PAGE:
The controversy between Isaac Newton (1642-1727) and Gottfried Wilhelm von Leibniz (1646-1716) was primarily over their views of space and time. There had been some claims among Newton’s followers that Leibniz had plagiarized from Newton, particularly regarding the calculus. It was later proved that there was no plagiarism, but that these two geniuses, standing on the shoulders of those (like Johannes Kepler, for example) who had preceded them, had each made the conceptual leap independently to the calculus. However, Newton (somewhat paranoid) may have retained some feelings of resentment toward Leibniz, and thus does not respond to him directly about their differing views; rather, the differences are aired primarily in the correspondence between Leibniz and Samuel Clarke, a follower of Newton.
Newton had expressed his views on space and time in his Principia Mathematica (1686), in the scholium following the section on definitions. He explains why he did not include in the definitions time, space, place, and motion, because they were well known to everyone. However, people commonly held prejudices regarding these concepts, so he expounds his technical definitions. “Absolute, true, and mathematical time, of itself, and from its own nature, flows equably without relation to anything external.” It is also called duration. Relative, or common, time is a sensible measure of duration (by means of motion). “Absolute space, in its own nature, without relation to anything external, remains always similar and immovable.” Relative space is somehow a measure of this absolute space. It is important to look at both concepts together, because they share characteristics that may help in understanding what Newton means. Space (absolute space) is a kind of permanent container in which things may come and go, appear and disappear. Imagine a huge matrix on which one might move pieces (a kind of cosmological chess board); the pieces may move and change, but the board always remains. By analogy, absolute time is always flowing, and does not depend for its existence on the motion or change of bodies. Change implies a before and an after in time, which therefore presupposes time, so it must be more fundamental, an objective reality, according to Newton. He says that absolute time would exist even if there were no motion, or a lapse between motions.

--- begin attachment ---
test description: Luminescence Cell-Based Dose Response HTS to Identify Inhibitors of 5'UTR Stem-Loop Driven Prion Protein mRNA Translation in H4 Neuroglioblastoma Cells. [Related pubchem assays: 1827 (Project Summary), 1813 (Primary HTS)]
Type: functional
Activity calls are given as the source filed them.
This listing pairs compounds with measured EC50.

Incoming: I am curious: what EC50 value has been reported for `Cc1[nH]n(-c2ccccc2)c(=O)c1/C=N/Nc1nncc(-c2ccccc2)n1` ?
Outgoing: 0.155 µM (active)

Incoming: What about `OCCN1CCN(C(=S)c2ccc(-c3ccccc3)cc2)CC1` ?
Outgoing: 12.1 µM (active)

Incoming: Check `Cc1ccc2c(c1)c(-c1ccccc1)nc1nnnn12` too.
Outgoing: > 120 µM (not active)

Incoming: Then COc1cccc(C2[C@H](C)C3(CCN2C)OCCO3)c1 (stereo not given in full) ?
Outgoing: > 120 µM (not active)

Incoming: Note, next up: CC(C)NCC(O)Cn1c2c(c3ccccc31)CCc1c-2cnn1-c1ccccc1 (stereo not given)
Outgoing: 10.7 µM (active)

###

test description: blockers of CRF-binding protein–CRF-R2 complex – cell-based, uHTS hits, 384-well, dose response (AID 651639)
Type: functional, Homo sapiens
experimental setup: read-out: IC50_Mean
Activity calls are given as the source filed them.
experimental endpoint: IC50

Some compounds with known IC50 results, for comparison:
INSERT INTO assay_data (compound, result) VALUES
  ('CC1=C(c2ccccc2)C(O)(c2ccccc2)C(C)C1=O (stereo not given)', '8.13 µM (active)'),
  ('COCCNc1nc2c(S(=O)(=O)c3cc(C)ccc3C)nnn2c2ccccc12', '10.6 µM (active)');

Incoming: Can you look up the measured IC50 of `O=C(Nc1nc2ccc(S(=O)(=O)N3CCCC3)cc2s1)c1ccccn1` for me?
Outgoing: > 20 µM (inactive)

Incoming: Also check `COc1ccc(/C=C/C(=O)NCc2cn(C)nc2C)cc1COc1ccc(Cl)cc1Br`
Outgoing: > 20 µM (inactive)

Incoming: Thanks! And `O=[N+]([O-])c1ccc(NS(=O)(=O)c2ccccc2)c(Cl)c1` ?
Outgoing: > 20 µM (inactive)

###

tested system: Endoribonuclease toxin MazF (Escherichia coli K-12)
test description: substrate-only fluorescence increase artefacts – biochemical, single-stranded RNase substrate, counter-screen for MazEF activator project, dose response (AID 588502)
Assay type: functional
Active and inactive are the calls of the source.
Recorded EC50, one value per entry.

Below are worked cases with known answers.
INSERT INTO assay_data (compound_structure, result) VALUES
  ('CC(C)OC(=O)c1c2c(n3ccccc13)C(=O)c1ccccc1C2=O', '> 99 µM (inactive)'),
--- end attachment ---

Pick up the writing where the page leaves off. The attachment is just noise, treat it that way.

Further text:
Leibniz denies that space and time are absolute; he argues that they are relative, that they are relations. Space is the order of perceptions of monads (a monad is Leibniz’s basic metaphysical, indivisible substance, a concentration of energy, a kind of mind) that coexist; time is the ordering of a monad’s different perceptions. Because space and time depend on monadic perceptions (of the world), they are ideal (phenomenal), not real. Just as other relations (such as “smarter than”) do not have an independent existence, but are dependent on the entities compared, neither do space and time have an independent existence. Time is more fundamental; for a monad, the present is represented clearly, the past and the future more obscurely. Space is then the ordering of coexisting monads (or aggregates of monads) at the same time. Leibniz argues that there is a continuum of monads in this best of all possible worlds. (God would have created nothing less; existence is maximized in the best possible world.) If there had not been a best possible world, God would not have had a sufficient reason to create anything.
A controversy between Leibniz and the Newtonians began in 1705 over these serious disagreements. It culminated in 1715-1716 with an exchange of letters between Leibniz and Samuel Clarke, a follower of Newton. It began with a criticism of Newton’s position sent by Leibniz to Princess Caroline of Wales; Clarke responded on behalf of Newton, Leibniz wrote back in defense, and so on. There were five letters written by Leibniz, five replies by Clarke, and it ended without resolution, at the death of Leibniz.